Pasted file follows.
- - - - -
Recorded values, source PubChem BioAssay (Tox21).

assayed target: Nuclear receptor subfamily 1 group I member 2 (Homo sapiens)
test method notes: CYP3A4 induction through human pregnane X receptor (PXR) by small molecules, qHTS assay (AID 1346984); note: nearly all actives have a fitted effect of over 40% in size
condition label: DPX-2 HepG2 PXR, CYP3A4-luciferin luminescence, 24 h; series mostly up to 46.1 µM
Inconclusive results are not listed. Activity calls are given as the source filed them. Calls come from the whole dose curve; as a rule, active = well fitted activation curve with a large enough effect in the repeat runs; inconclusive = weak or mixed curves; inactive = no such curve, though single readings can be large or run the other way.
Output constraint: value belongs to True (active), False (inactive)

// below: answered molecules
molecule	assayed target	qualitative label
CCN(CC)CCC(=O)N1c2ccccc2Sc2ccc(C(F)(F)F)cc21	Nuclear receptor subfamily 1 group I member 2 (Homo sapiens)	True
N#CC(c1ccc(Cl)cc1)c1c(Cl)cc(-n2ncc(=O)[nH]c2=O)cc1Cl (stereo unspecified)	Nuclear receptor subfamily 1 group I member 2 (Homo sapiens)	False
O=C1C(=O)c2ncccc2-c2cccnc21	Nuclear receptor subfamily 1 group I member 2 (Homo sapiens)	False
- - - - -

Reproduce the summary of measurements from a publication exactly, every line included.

Recorded values, source PubChem BioAssay (Tox21).

assayed target: Nuclear receptor subfamily 1 group I member 2 (Homo sapiens)
test method notes: CYP3A4 induction through human pregnane X receptor (PXR) by small molecules, qHTS assay (AID 1346984); note: nearly all actives have a fitted effect of over 40% in size
condition label: DPX-2 HepG2 PXR, CYP3A4-luciferin luminescence, 24 h; series mostly up to 46.1 µM
Inconclusive results are not listed. Activity calls are given as the source filed them. Calls come from the whole dose curve; as a rule, active = well fitted activation curve with a large enough effect in the repeat runs; inconclusive = weak or mixed curves; inactive = no such curve, though single readings can be large or run the other way.
Output constraint: value belongs to True (active), False (inactive)

// below: answered molecules
molecule	assayed target	qualitative label
CCN(CC)CCC(=O)N1c2ccccc2Sc2ccc(C(F)(F)F)cc21	Nuclear receptor subfamily 1 group I member 2 (Homo sapiens)	True
N#CC(c1ccc(Cl)cc1)c1c(Cl)cc(-n2ncc(=O)[nH]c2=O)cc1Cl (stereo unspecified)	Nuclear receptor subfamily 1 group I member 2 (Homo sapiens)	False
O=C1C(=O)c2ncccc2-c2cccnc21	Nuclear receptor subfamily 1 group I member 2 (Homo sapiens)	False